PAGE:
• Thursday, July 14, 2016

    Aging Beef

    When you go to a fancy restaurant, you may hear that their beef is "aged." Sometimes they may say that it is dry aged or wet aged. They may tell you it was aged for 14 or 21 days, maybe more.

    But, what does that mean?

    Aging beef has nothing to do with how old the animal was. When beef is aged, it is stored in refrigeration for a set amount of time. The beef is typically not frozen, just refrigerated (29 to 34°F).


    Aging beef makes it more tender.

    The protein in an animal’s body is constantly turning over; breaking down and being built back up. One set of enzymes break down the protein and another mechanism builds it. Even after the animal is harvested, those breaking-down enzymes are still active, continuing to work until they are broken down or the meat is frozen or cooked. If meat is stored in refrigerated temperatures, those enzymes will break down the muscle and continue to make it more tender for 4 or 5 weeks, even longer.

    Sometimes, the whole carcass is held in refrigeration, but that requires a lot of space and energy. Cuts used for pot-roasts and ground beef typically don’t benefit from aging. So, most of the time, the beef is cut into different parts and pieces, and the tender ones (ribeyes, strip steaks, T-bones, sirloins) are aged, while the tougher cuts are sent directly to market.

    Wet or dry aging.

    Wet aging - After the beef is cut, the middle meats (ribeyes, strip steaks, T-bones, filets, and sirloins) are packaged in plastic bags and vacuum-sealed. Vacuum packaging protects the beef from bacteria and from oxygen that can cause it to spoil. The beef can be stored in a vacuum package under refrigerated temperatures for 4 to 6 weeks.  

    We use the term ‘wet aging’ because the beef is aged in its own juices, not because additional water is added. If you hear that beef is aged without being specified wet or dry, chances are, it was wet aged.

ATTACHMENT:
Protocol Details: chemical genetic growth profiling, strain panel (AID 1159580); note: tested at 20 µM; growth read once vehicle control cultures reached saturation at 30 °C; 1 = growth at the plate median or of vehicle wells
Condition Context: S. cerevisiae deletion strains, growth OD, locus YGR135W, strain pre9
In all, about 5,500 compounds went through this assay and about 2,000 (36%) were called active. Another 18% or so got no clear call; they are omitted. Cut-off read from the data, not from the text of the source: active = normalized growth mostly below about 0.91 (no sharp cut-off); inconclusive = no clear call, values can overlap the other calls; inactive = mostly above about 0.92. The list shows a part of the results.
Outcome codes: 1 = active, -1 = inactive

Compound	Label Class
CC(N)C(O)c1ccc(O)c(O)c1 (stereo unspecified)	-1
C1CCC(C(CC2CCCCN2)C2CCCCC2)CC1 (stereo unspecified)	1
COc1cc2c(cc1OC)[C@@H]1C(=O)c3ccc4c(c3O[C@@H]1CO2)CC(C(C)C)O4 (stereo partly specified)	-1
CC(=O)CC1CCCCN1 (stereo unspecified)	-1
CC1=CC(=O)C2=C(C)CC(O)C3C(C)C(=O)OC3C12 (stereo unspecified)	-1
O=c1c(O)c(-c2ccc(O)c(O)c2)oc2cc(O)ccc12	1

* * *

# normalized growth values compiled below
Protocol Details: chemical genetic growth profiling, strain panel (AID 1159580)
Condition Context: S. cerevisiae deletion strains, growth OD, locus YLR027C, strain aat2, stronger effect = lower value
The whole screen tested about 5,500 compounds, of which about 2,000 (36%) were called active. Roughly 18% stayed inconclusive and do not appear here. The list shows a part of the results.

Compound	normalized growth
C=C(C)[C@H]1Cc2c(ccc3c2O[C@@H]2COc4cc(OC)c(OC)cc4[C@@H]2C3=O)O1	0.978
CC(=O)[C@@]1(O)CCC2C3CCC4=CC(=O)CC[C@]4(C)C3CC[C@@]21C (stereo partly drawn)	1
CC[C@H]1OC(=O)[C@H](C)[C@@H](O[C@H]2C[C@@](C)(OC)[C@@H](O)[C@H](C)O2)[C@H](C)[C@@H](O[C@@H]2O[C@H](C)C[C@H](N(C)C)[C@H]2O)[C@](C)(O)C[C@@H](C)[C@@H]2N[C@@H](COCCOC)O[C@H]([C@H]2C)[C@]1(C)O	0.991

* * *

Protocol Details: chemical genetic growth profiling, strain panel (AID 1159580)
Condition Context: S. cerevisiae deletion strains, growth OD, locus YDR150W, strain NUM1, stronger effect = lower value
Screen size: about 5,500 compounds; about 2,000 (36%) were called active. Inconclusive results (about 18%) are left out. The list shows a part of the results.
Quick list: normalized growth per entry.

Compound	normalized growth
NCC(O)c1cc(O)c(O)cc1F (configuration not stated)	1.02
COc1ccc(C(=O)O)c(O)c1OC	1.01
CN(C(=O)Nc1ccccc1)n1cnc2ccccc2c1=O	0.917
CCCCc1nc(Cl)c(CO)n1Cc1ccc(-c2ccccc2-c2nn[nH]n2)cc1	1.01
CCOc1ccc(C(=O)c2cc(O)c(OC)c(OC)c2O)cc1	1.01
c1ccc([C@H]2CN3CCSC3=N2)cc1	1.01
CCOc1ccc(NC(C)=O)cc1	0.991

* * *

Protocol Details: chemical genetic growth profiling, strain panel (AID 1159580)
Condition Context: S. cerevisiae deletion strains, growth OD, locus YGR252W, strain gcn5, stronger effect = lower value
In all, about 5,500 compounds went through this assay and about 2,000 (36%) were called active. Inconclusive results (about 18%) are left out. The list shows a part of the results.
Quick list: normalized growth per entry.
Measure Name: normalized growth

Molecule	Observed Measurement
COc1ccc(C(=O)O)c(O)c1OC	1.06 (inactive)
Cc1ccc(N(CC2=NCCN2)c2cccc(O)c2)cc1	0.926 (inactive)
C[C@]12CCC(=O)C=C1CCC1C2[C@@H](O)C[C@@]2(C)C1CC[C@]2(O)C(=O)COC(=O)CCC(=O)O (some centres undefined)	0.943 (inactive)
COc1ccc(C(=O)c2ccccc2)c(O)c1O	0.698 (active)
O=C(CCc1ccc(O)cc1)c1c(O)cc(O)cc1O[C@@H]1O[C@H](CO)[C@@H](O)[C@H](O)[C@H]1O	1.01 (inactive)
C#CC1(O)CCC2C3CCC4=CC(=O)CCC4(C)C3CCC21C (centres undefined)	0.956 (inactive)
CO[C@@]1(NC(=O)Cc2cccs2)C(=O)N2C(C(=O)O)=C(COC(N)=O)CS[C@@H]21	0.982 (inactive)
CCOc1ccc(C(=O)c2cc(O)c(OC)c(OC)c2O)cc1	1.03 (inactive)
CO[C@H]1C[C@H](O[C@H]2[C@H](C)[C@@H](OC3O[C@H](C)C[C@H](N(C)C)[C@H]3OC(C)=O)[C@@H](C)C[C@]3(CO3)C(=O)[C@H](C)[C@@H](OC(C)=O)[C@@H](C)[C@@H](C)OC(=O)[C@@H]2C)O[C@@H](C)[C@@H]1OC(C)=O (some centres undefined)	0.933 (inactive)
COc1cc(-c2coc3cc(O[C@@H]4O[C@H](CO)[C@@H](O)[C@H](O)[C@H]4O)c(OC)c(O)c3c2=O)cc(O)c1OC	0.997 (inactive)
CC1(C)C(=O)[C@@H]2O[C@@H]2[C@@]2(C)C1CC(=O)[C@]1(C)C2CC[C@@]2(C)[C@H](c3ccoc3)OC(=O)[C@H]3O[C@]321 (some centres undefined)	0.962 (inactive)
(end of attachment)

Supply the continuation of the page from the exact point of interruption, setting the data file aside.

Beef in a dry-aging cabinet in a grocery store in Texas. 
    You can see how the edges have dried and darkened.
    Dry aging – Rather than storing the beef in vacuum packages, dry-aged beef is aged without packaging in a specialized cooler or cabinet. The temperature and humidity are closely controlled. It is usually a dark room or lit with special UV lights that help control microbial growth. After the aging period, the processor must trim the edges off the cuts because they have dried out or perhaps even growth a little harmless mold (like some cheeses grow mold). This trimming and the evaporation during the aging process cause the beef to lose weight during dry aging, thus increasing the cost.

    A rib in a dry-aging bag. This was sent
    to me by a friend who was worried
    about the dark coloration and mold.
    I told them to just trim it off.

    Some companies sell special bags that can be used to dry-age beef. They protect the beef from some moisture loss and microbial growth. Some people like to use them to dry age beef cuts at home.

    Originally beef was dry-aged as whole carcasses, then with the development of plastics, vacuum bags were used for aging. They cut down on moisture loss and the conditions for aging were easier to control. Now some restaurants and stores provide beef dry-aged in specialized rooms, cabinets, or in bags at a premium price.

    Can you taste the difference? Wet aged beef has a more acidic, more rare flavor, whereas dry aged beef has a more brown-roasted, well done flavor. Both will be tender and juicy. I think it’s a personal preference.

    Does it matter what grade it isAging will benefit any grade of young beef. It doesn't matter if it is Select, Choice or Prime, it will tenderize with aging. Very lean cuts and Select cuts are more prone to developing off flavors when they are aged for a very long time (longer than 4 weeks). 

    Does the animal's age matter to aging? Beef from older cattle will age some, but not as well. The toughness of older cattle is more due to connective tissue and it is not largely affected by aging. Tenderizing cuts from older animals usually takes plant enzymes like those from pineapple or figs.

    That’s aging. It’s pretty simple. If you have any questions, just let me know.

    1 comment:

    1. Can you comment on ways to tenderize beef. Even the "select" grade steaks we buy are not very tender and it would be good if we could get some (chemical) help.